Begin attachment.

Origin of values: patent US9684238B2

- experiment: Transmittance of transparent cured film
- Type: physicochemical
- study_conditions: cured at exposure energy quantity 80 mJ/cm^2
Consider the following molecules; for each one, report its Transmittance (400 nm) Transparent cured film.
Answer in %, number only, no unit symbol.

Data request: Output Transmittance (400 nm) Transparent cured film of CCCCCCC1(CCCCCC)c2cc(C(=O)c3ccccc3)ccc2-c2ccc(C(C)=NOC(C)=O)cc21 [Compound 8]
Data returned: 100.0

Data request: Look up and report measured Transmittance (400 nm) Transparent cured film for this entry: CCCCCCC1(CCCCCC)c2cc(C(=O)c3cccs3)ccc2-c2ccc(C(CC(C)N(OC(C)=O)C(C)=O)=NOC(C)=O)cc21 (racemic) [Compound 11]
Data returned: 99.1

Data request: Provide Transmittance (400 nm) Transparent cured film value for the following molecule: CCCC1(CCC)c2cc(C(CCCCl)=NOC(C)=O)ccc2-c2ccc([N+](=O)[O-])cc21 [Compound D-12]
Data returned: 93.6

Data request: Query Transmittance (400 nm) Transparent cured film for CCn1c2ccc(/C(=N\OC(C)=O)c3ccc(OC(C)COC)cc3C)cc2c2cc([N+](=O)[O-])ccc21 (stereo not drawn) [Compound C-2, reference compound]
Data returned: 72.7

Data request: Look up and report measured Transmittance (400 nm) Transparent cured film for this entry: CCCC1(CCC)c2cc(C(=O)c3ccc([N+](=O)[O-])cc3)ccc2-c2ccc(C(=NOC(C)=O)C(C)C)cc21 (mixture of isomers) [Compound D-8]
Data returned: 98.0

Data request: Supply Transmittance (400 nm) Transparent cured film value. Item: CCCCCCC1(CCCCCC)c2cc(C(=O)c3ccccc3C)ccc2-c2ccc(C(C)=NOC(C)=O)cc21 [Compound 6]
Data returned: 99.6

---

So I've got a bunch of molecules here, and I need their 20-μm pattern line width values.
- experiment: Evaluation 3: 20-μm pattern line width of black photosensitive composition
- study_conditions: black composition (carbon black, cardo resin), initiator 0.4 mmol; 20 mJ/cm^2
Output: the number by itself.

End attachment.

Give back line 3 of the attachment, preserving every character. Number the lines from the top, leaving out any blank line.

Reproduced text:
- Type: physicochemical